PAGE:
Leaving college and fuelled with a desire to explore music professionally, Jazmine joined an artist development course at local performing arts school Rare Studio, falling into the company of a talented pool of local creatives, including her mentor and producer of her first single, RnB artist Tee. Under Tee’s mentorship, Jazmine was introduced to her current band and began co-writing her own songs, before securing her first ever gig at 81 Renshaw. “Since then it’s been like a domino effect” Jazmine reveals. Being a current member of LIMF Academy has also presented her with valuable networking opportunities, advice sessions with industry experts, and a range of masterclasses from production and songwriting to general life skills.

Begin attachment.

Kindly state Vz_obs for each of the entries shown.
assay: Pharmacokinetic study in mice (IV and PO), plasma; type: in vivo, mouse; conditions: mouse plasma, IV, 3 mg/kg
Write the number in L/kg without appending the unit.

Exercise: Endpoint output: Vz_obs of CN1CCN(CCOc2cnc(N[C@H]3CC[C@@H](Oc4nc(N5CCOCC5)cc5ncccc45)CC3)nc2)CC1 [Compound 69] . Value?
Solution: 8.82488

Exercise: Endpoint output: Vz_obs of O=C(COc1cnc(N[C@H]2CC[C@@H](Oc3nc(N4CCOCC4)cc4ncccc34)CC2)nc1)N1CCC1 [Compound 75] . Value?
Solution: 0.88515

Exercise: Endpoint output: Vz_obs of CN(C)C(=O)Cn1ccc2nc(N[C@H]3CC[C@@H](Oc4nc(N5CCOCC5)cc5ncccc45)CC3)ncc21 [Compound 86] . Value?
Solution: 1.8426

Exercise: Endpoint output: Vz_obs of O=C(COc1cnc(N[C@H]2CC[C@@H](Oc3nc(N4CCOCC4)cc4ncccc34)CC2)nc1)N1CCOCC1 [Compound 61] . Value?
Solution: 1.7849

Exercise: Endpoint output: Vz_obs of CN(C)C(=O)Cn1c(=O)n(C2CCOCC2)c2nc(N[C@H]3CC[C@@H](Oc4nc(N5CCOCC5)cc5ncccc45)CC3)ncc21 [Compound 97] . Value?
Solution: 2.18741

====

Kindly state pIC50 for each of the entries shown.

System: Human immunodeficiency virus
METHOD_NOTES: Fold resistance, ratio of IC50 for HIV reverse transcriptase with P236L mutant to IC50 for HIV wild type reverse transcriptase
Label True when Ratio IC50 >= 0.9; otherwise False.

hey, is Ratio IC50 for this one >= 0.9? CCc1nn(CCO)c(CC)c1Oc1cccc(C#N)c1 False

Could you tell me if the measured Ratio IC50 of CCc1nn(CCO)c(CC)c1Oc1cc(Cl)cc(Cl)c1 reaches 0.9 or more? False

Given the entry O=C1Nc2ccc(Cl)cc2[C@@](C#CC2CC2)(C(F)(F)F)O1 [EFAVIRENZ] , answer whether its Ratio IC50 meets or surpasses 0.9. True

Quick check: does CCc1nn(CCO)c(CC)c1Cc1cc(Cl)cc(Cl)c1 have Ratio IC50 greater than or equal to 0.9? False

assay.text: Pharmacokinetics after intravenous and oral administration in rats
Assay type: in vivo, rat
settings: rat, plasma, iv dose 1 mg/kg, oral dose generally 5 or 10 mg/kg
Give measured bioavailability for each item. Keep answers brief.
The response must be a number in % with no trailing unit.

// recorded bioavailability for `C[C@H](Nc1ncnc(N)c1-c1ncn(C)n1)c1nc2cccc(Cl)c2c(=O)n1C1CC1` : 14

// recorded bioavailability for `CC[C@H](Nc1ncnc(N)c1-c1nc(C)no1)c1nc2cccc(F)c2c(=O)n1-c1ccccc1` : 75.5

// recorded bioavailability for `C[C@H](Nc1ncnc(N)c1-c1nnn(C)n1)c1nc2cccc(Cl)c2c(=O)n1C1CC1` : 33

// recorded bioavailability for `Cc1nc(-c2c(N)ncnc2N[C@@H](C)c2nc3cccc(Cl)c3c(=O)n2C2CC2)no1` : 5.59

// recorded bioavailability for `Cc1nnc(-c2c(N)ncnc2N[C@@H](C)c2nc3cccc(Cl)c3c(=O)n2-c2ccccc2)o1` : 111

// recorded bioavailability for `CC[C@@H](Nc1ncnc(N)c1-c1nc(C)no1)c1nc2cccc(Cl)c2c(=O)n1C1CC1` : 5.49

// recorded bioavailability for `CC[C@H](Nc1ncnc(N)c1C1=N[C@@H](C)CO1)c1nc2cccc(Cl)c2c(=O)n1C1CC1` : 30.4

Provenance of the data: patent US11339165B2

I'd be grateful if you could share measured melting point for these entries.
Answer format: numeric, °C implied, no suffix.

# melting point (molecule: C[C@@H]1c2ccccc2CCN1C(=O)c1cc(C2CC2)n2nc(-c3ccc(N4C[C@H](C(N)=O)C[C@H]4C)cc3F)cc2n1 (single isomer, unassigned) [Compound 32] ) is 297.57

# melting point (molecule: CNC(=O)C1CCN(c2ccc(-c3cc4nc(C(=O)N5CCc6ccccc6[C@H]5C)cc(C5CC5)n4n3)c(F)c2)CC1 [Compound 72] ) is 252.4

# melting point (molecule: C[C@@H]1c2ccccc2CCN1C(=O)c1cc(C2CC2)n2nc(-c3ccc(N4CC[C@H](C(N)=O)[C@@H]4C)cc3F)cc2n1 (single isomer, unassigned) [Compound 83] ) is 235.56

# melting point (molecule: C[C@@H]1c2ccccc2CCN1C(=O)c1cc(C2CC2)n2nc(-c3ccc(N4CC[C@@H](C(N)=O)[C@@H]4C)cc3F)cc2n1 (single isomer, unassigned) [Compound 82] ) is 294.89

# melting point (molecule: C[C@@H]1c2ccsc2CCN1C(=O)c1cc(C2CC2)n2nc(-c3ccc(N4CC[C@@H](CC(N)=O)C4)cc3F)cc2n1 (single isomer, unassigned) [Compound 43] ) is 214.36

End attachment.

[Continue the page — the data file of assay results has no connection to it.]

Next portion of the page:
However, as a young artist, Jazmine is experiencing the music industry vastly changing from the days of being signed to a record deal assuring success. The fast-paced volatility of the sector, especially during the present Covid era, means newer emerging artists like Jazmine are faced with the pressures of making their ‘big break’ quickly, in order satisfy traditional preconceptions about the industry. “Sometimes it gets a bit tough,” she admits with a sigh of despondence. “Especially in work, people will be like, ‘Why haven’t you got a record deal yet?’ and it’s really difficult to explain to some people. And then you get tangled up in that. Like, why haven’t I got a record deal? Why haven’t I done this?”